Implementing DNP-prepared APRNs as leaders in shared governance initiatives and the Magnet journey will require facilities that want to be pioneers in developing a new structure to enhance the ability to advance nursing, initiate best practices, and improve patient outcomes. Figure 1 represents a new conceptual model in shared governance and emphasizes the DNP-prepared APRN as the core in leading council initiatives. Key nurse executive competencies should include building shared governance models and the effective use of DNP-prepared nurses, specifically DNP-prepared APRNs.

Figure 1:
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Organizations are struggling to meet budgets, retain staff, and increase patient and staff satisfaction. This author believes that the key is the implementation of shared governance with UPCs being led by DNP-prepared APRNs. The DNP-prepared APRN is a practice leader who'll be able to facilitate initiatives to expand and improve outcomes in all areas.

For too many years nursing has let others determine the path of its profession; with the transition to the DNP, it's time for nursing to take charge and forge its own pathway. Shared governance is the perfect format to guide us in this development. Nurse executives represent all nurses; it's up to us to make sure they have the necessary tools and education. As nurses, we need to speak up and control our own practice and determine our own professional pathway before someone else does.

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REFERENCES

1. Institute of Medicine. The Future of Nursing: Leading Change, Advancing Health. Washington, DC: The National Academies Press; 2011.

2. Hoying C, Allen SR. Enhancing shared governance for interdisciplinary practice. Nurs Adm Q. 2011; 35:(3):252–259.

3. Relf M. Increasing job satisfaction and motivation while reducing nursing turnover through the implementation of shared governance. Crit Care Nurs Q. 1995; 18:(3):7–13.

4. Robert Wood Johnson Foundation. Assessing the Direct Cost of RN Turnover. Chicago, IL: Robert Wood Johnson Foundation; 2004.

5. DeBaca V, Jones K, Tornabeni J. A cost-benefit analysis of shared governance. J Nurs Adm. 1993; 23:(7–8):50–57.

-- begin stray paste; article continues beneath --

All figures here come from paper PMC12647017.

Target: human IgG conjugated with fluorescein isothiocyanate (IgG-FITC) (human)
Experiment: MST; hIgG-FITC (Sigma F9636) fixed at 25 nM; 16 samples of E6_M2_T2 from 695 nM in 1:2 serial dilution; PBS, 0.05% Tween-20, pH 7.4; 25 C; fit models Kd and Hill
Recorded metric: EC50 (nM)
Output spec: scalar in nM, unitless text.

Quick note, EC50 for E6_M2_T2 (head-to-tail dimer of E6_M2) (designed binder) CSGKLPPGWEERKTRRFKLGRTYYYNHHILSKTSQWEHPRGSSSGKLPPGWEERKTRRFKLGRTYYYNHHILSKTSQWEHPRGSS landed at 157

6. Weber D. True Shared Governance: How One Hospital Flourishes While Others Flounder. Chicago, IL: Cor Health LLC; 2004; .

7. Jones RA. Preparing tomorrow's leaders: a review of the issues. J Nurs Adm. 2010; 40:(4):154–157.

8. Health Resources and Services Administration. National Sample Survey of Registered Nurses. http://datawarehouse.hrsa.gov/nursingsurvey.aspx.

9. Council on Graduate Education for Administration in Nursing. Task Force on Academic Educational Preparation. CGEAN position statement on the educational preparation of nurse executives and nurse managers. http://www.cgean.org/assets/docs/cgean_positon_on_educational_preparation.pdf

10. American Organization of Nurse Executives. The AONE Nurse Executive Competencies. Chicago, IL: American Organization of Nurse Executives; 2004.

11. Cummings G, Lee H, Macgregor T, et al. Factors contributing to nursing leadership: a systematic review. J Health Serv Res Policy. 2008; 13:(4):240–248.

12. Barden AM. Shared governance and empowerment in registered nurses working in a hospital setting. Nurs Adm Q. 2011; 35:(3):212–218.

13. Adams JM. An evidence-based structure for transformative nurse executive practice: the model of the interrelationship of leadership, environments, and outcomes for nurse executives (MILE ONE). Nurs Adm Q. 2009; 33:(4):280–287.

Wolters Kluwer Health | Lippincott Williams & Wilkins